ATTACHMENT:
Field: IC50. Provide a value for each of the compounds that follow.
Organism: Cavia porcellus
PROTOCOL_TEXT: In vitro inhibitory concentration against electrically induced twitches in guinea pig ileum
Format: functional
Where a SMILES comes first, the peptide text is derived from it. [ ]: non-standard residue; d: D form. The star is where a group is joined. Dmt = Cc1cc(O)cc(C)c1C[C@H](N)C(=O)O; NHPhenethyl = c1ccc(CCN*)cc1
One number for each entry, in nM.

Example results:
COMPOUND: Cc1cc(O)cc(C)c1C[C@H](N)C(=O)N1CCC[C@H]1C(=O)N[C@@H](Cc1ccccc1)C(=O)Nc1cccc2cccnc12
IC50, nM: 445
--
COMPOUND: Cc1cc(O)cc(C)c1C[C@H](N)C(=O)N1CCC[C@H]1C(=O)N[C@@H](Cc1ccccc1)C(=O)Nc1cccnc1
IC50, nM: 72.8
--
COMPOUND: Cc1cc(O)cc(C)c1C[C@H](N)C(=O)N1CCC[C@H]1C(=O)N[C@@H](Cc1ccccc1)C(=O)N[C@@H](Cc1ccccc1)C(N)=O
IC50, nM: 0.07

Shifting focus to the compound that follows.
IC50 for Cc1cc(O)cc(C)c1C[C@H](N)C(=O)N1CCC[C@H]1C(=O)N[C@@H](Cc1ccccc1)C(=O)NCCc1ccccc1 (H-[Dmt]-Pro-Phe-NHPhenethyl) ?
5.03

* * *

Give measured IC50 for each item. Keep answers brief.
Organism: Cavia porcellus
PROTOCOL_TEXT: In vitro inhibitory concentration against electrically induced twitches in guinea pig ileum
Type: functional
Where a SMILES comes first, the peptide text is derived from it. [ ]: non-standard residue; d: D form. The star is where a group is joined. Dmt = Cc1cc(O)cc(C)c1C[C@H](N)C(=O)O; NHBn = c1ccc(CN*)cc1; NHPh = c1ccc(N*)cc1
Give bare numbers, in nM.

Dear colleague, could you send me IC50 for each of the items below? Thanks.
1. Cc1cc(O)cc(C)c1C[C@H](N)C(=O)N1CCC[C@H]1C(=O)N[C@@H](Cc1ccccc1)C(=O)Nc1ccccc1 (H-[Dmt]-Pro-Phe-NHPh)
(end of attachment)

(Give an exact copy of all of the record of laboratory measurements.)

Field: IC50. Provide a value for each of the compounds that follow.
Organism: Cavia porcellus
PROTOCOL_TEXT: In vitro inhibitory concentration against electrically induced twitches in guinea pig ileum
Format: functional
Where a SMILES comes first, the peptide text is derived from it. [ ]: non-standard residue; d: D form. The star is where a group is joined. Dmt = Cc1cc(O)cc(C)c1C[C@H](N)C(=O)O; NHPhenethyl = c1ccc(CCN*)cc1
One number for each entry, in nM.

Example results:
COMPOUND: Cc1cc(O)cc(C)c1C[C@H](N)C(=O)N1CCC[C@H]1C(=O)N[C@@H](Cc1ccccc1)C(=O)Nc1cccc2cccnc12
IC50, nM: 445
--
COMPOUND: Cc1cc(O)cc(C)c1C[C@H](N)C(=O)N1CCC[C@H]1C(=O)N[C@@H](Cc1ccccc1)C(=O)Nc1cccnc1
IC50, nM: 72.8
--
COMPOUND: Cc1cc(O)cc(C)c1C[C@H](N)C(=O)N1CCC[C@H]1C(=O)N[C@@H](Cc1ccccc1)C(=O)N[C@@H](Cc1ccccc1)C(N)=O
IC50, nM: 0.07

Shifting focus to the compound that follows.
IC50 for Cc1cc(O)cc(C)c1C[C@H](N)C(=O)N1CCC[C@H]1C(=O)N[C@@H](Cc1ccccc1)C(=O)NCCc1ccccc1 (H-[Dmt]-Pro-Phe-NHPhenethyl) ?
5.03

* * *

Give measured IC50 for each item. Keep answers brief.
Organism: Cavia porcellus
PROTOCOL_TEXT: In vitro inhibitory concentration against electrically induced twitches in guinea pig ileum
Type: functional
Where a SMILES comes first, the peptide text is derived from it. [ ]: non-standard residue; d: D form. The star is where a group is joined. Dmt = Cc1cc(O)cc(C)c1C[C@H](N)C(=O)O; NHBn = c1ccc(CN*)cc1; NHPh = c1ccc(N*)cc1
Give bare numbers, in nM.

Dear colleague, could you send me IC50 for each of the items below? Thanks.
1. Cc1cc(O)cc(C)c1C[C@H](N)C(=O)N1CCC[C@H]1C(=O)N[C@@H](Cc1ccccc1)C(=O)Nc1ccccc1 (H-[Dmt]-Pro-Phe-NHPh)